Source

functools_plus / README.markdown

Functools Plus

This is a Python module that provides some functions for working with functions.

Reference

  • @annotate(***)
  • getannot(obj, key, [default])
  • setannot(obj, key, value)
  • hasannot(obj, key)
  • @decorator

Constants:

  • FUNC_VARARGS
  • FUNC_KWARGS
  • FUNC_GEN

Helper Functions:

  • inspect_callable(a_callable)
  • args_applyer(arg_names, [flags], [defaults], [func_name])
  • args_applyer_for(func)
  • apply_args(args, kwargs, arg_names, [flags], [defaults], [func_name])
  • apply_args_for(func, args, kwargs)

@annotate(***)

annotate is a decorator that allows you to add meta data (annotations) to a function or class. These annotations can later be read using getannot and changed with setannot. The existance of an annotation can be queried using hasannot.

@annotate(egg='spam', tomato=42)
def foo():
    pass

The annotations will be storad as an __annotations__ member of the annotated object.

getannot(obj, key, [default])

Read an annotation from an object. If key does not exist default is returned. If default is not given a KeyError is raised.

print getannot(foo, 'tomato')

setannot(obj, key, value)

Set an annotation outside of the declaration of obj.

setannot(foo, 'aubergines', 'lots')

hasannot(obj, key)

Query wether an annotation with key exists.

print hasannot(foo, 'egg')

@decorator

The decorator decorator makes declaring simple decorators easy.

@decorator
def repeat(func,args,kwargs,times):
    return [func(*args,**kwargs) for i in xrange(times)]

# or if you like it more complex:
@decorator
class repeat(object):
    def __init__(self,func,times):
        self.func = func
        self.times = times

    def __call__(*args,**kwargs):
        # use this trick to avoid name collisions with `self`:
        self, args = args[0], args[1:]
        func = self.func
        return [func(*args,**kwargs) for i in xrange(self.times)]

@repeat(3)
def say(what):
    return what

say('hello') returns:

['hello', 'hello', 'hello']

If your decorator does not take any arguments the generated decorator may not be called when used:

@decorator
def logged(func,args,kwargs):
    print 'BEGIN %s(*%r, **%r)' % (func.__name__,args,kwargs)
    try:
        return func(*args,**kwargs)
    finally:
        print 'END',func.__name__

# or again if you like it more complex:
@decorator
class logged(object):
    def __init__(self,func):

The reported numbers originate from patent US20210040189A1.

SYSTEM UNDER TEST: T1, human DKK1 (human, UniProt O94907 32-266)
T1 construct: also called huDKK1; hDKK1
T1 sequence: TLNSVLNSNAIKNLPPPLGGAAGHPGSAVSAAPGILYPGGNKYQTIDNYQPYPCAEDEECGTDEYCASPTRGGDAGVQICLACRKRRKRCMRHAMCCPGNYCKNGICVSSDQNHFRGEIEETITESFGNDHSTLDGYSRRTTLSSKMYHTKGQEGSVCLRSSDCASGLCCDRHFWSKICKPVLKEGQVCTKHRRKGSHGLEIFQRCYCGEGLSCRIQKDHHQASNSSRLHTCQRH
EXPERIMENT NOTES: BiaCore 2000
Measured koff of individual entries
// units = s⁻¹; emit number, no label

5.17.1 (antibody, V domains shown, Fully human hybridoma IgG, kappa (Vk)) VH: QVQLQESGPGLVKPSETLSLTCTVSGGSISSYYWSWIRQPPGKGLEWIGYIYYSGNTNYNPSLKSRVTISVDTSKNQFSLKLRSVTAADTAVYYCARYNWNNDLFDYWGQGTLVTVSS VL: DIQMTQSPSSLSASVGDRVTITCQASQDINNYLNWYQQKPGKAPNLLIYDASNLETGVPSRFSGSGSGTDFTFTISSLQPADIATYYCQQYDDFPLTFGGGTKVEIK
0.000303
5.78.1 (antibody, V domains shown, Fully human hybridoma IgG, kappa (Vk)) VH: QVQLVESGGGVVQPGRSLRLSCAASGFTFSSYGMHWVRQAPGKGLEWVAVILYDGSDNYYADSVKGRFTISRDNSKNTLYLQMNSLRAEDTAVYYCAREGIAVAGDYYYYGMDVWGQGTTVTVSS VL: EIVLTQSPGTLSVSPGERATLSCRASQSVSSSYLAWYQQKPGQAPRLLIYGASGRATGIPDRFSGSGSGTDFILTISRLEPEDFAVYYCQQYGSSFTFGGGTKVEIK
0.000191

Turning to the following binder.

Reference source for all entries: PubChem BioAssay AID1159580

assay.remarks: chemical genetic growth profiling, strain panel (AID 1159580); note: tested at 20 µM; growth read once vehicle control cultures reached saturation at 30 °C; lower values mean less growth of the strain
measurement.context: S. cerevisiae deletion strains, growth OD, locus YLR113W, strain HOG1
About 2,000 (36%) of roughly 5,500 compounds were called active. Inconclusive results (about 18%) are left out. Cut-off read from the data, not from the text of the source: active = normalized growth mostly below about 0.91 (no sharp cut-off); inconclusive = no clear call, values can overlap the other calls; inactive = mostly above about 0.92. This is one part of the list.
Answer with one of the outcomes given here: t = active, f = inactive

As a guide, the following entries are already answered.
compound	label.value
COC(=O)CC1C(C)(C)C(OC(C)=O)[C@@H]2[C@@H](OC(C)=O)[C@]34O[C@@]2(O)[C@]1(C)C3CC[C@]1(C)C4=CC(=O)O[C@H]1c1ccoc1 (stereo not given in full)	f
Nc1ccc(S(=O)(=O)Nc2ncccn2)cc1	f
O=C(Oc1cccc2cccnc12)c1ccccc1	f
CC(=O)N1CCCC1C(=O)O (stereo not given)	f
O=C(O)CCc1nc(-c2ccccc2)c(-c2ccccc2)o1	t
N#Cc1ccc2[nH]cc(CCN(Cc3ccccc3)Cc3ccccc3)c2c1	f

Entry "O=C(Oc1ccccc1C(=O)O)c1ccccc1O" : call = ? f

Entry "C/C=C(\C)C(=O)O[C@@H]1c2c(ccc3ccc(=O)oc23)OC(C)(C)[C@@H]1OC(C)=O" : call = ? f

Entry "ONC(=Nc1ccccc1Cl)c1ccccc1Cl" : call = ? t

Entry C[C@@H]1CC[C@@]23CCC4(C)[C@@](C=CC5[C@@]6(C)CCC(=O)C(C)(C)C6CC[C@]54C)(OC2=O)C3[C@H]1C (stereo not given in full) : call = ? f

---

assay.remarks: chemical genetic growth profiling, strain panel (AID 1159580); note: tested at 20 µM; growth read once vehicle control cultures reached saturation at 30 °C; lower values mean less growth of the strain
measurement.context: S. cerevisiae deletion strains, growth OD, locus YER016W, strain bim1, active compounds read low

self.func = func
    def __call__(*args,**kwargs):
        self, args = args[0], args[1:]
        func = self.func
        print 'BEGIN %s(*%r, **%r)' % (func.__name__,args,kwargs)
        try:
            return func(*args,**kwargs)
        finally:
            print 'END',func.__name__

@logged
def say(what):
    return what

say('hello') prints:

BEGIN say(*('hello',), **{})
hello
END say

Note that in case your decorator has arguments but declares default values for them you still need to call your decorator when decorating:

@decorator
def repeat(func,args,kwargs,times=3):
    return [func(*args,**kwargs) for i in xrange(times)]

@repeat()
def say(what):
    return what

In case your decorator changes the signature of the decorated function you need to tell the @decorator decorator that it should not apply the original signature:

@decorator
@annotate(applay_func_args=False)
def something(func,args,kwargs,deco_arg1,deco_arg2):
    return func(*args,**kwargs)

Note that you can also write the following, because the original __annotations__ object is referenced and not copied:

@annotate(applay_func_args=False)
@decorator
def something(func,args,kwargs,deco_arg1,deco_arg2):
    return func(*args,**kwargs)

You can also define the new signature so you don't have to check it manually and don't need to manually extract arguments passed as keywords that are actually explicitly named:

@annotate(applay_func_args=lambda a,b,c=42: ((a,b,c),{}))
@decorator
def something(func,args,kwargs,deco_arg1,deco_arg2):
    return func(*args,**kwargs)
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